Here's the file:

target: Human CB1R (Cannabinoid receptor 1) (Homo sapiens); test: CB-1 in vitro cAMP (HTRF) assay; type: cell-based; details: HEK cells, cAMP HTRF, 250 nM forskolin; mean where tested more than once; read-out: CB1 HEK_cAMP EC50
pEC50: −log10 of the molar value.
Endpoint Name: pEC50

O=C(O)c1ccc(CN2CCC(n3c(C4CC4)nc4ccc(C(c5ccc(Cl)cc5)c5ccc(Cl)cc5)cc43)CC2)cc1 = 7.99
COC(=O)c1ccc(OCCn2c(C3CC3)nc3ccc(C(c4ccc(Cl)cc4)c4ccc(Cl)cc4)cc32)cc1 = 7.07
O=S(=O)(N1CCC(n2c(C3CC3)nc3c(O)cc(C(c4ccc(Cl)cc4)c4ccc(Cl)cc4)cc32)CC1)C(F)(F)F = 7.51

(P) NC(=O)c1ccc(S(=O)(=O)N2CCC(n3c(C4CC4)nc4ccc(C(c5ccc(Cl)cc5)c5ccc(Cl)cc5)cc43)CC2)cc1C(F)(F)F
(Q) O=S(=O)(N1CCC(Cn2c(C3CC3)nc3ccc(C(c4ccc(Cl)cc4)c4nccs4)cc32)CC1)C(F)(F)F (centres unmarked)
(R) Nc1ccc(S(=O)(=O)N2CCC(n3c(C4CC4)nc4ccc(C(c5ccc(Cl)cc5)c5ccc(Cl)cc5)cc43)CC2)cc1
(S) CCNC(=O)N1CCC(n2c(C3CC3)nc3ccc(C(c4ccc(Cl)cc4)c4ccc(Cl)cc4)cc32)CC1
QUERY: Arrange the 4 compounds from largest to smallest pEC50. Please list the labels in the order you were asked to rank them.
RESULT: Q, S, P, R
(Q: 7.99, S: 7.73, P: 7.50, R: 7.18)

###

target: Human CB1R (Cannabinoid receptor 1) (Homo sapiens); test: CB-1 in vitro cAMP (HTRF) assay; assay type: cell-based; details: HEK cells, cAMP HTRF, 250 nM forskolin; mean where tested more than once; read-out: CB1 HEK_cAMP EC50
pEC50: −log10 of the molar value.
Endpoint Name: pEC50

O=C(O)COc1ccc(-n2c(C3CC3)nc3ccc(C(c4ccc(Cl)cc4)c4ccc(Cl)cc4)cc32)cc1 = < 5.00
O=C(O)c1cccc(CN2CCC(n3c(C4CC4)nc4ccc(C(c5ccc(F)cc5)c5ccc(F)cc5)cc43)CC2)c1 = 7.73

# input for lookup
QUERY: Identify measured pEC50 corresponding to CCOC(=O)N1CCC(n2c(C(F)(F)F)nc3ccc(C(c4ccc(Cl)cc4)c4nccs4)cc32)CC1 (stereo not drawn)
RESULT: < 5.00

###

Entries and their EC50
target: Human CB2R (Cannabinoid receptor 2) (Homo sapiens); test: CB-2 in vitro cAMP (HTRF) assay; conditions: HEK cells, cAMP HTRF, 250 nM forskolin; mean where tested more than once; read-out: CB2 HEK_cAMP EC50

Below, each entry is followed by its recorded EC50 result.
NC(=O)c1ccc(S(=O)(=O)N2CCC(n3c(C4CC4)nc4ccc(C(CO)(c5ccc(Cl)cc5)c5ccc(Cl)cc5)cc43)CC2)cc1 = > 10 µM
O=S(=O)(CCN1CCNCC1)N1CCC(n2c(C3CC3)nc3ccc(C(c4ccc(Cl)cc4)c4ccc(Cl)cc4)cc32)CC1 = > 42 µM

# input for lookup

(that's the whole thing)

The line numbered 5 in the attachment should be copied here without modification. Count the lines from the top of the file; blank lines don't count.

COC(=O)c1ccc(OCCn2c(C3CC3)nc3ccc(C(c4ccc(Cl)cc4)c4ccc(Cl)cc4)cc32)cc1 = 7.07